As soon as I finished my degree James and I escaped for a week in New York and so commenced two months of eating entirely too much and soaking up all the lovely culture I'd been missing whilst in the final throes of my project. Our lovely friend Puja showed us around Rochester, taking us on a wine tour of the Finger Lakes and even took us as far as Niagara Falls. What a spectacular waterfall, the water was astonishingly blue, and seeing it drove home just how crazy all the people who have gone over the falls in a barrel really were.
We also got to go to the Strong Museum of Play, and spent a full three hours being adult children - haven't had so much fun in a museum in ages. Here we are on the Sesame Street stoop:
It was pretty interesting to learn how Sesame Street was geared towards kids from deprived inner-city areas to give them positive role models and teach them the basics like shapes, colours and the alphabet.
I made James pose as a news anchor in the children's tv studio and it came out a little bit r/accidentalwesanderson.
We went back to Manhattan for the rest of our trip, but spent one of our days on a day trip to Sleepy Hollow (yes, it's a real place - super-exciting for my inner literature geek). James booked us a cemetery tour for that evening but first we got to go on tour of Philipsburg Manor (an old house that belonged to one of the state's wealthiest slave-owners and operated as a farm and a mill) and Kykuit, a Rockefeller mansion. The Rockefellers are just inconceivably rich - like, anything you could imagine, they have a version that was made by the pre-eminent artists of the time. The surprising thing was that it was mostly done with unerring good taste. All the lamps in the house were made by Tiffany, they had a church in the grounds with stained-glass windows by Matisse. There must have been about 10 tapestries by Picasso hanging in the private basement art gallery. There was a fountain whose base was made from marble imported from Italy to give a wavy effect on the bottom that cost something like $80,000. Just for the base of one fountain (which was far from the only fountain). They imported stalagmites, for goodness sake.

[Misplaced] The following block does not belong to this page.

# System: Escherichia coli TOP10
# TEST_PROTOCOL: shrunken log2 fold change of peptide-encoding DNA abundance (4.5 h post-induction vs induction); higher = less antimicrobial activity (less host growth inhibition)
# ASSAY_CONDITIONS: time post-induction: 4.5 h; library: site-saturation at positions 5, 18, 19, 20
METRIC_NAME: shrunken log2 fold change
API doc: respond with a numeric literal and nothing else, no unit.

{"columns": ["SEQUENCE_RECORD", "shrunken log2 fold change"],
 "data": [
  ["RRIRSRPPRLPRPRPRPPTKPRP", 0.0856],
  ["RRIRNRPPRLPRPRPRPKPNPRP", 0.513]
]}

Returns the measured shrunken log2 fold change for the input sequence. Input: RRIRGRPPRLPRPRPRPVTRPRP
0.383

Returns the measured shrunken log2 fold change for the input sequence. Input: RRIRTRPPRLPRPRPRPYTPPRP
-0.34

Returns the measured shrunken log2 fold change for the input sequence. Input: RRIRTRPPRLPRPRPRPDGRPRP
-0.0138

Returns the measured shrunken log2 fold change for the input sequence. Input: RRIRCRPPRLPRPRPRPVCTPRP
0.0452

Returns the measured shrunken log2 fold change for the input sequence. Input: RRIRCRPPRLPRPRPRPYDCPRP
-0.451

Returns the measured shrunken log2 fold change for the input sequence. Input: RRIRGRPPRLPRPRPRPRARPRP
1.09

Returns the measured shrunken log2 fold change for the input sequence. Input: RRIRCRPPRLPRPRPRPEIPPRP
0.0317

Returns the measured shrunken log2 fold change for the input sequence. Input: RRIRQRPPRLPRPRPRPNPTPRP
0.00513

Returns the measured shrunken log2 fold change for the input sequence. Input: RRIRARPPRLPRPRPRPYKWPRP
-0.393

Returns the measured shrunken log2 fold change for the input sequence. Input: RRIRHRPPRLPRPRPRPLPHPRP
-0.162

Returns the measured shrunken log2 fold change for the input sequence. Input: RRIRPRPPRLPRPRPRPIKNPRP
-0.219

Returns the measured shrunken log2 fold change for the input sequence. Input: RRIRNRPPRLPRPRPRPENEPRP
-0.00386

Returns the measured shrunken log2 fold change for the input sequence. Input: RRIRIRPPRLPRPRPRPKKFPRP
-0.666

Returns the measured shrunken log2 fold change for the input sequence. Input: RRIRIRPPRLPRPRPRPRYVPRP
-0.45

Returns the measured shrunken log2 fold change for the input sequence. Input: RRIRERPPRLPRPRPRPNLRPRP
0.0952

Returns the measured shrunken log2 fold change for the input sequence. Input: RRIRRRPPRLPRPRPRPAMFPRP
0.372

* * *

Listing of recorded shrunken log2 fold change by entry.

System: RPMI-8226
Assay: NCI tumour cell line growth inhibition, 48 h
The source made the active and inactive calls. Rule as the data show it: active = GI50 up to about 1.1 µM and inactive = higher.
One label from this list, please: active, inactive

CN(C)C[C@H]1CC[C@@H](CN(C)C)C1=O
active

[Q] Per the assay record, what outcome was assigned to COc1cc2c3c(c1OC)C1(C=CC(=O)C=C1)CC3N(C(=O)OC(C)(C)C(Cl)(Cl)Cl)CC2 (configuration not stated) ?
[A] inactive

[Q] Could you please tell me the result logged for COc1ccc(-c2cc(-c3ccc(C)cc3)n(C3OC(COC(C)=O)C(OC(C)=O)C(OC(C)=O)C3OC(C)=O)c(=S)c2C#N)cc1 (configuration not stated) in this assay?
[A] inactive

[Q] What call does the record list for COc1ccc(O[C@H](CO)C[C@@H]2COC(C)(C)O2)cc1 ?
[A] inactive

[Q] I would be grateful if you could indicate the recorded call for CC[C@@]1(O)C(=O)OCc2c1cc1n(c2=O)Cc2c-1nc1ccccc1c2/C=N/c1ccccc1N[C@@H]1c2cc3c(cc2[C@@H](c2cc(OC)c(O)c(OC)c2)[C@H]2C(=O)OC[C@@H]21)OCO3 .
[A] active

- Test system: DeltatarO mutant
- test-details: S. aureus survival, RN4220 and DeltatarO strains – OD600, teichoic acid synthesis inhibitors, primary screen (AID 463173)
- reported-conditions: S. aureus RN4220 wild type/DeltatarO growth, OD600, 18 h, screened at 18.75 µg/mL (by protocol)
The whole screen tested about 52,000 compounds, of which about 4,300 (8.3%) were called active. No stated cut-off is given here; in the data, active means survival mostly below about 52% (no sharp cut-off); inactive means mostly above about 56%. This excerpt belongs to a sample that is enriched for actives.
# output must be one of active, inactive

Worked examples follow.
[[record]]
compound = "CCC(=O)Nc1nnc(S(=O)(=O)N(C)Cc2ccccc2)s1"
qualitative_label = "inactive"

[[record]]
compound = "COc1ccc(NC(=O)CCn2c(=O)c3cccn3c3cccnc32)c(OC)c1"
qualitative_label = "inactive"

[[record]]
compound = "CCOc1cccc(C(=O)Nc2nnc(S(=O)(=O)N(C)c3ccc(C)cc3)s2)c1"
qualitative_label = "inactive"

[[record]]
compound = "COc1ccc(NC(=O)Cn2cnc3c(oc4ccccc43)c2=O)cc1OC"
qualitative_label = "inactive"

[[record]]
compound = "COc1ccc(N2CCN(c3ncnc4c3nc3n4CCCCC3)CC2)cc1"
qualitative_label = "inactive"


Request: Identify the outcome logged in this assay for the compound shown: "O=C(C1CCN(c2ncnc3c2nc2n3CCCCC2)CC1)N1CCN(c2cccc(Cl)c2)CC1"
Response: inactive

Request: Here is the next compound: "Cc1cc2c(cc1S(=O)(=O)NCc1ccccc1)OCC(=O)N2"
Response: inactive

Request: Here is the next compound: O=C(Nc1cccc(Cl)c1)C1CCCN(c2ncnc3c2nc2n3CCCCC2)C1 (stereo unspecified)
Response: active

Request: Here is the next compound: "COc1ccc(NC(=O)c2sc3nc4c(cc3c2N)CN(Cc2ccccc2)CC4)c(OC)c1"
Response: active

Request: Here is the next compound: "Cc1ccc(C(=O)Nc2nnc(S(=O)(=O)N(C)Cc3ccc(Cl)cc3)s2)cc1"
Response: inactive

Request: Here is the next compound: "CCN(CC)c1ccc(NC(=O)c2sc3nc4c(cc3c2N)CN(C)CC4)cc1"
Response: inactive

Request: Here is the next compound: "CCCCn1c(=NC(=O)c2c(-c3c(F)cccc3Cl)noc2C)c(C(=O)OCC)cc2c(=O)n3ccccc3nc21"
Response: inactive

The whole thing made me a bit sad. It was all very impressive, but getting a perspex case made for your 2000-year old Ming Dynasty china so that your dogs and kids don't knock it over just sounds a bit mental to me. And what was left for their kids to strive for? A couple of them suffered from what sounded a lot like depression, which was hardly surprising - what could they achieve that their father hadn't already? If you can be anything you want, how do you chose what to be? It was a pretty fascinating place to visit for sure, but it didn't make me want their life.
James has an internet friend called Bill Lessard who is a PR expert and who lives near Sleepy Hollow, so we met him and his wife Judy for dinner there and had the best time meeting their lovely dachshund Strudel and hearing their amazing Bronx accents. It was pretty nice for James to finally meet someone he had been speaking to online for three years, and they were both so interesting that we were loath to leave for our cemetery tour afterwards.
However, leave we did, and we were rewarded with a tour guide who clearly loved her job and gave us all kerosene lanterns to make things a bit spookier while she told us the stories of those buried there and even unlocked the receiving vault for us to have a look inside (it was like a stony morgue room where they would keep bodies in big drawers over the winter when the ground was too hard to dig up).
The cemetery was next to the Old Dutch Church (of Legend of Sleepy Hollow/Headless Horseman fame) and contained not only the grave of Washington Irving but also those of Andrew Carnegie and his wife. It was interesting to hear about a Scottish boy who emigrated to America with his parents when he was only 13 then made it big. Huge, in fact. It was rather nice to hear that his philosophy on wealth was to avoid ostenation, and that "he who dies rich, dies in disgrace". Carnegie was on a Bill Gates-esque mission to donate most of his fortune in his later life, hence all the institutional and public buildings now named after him.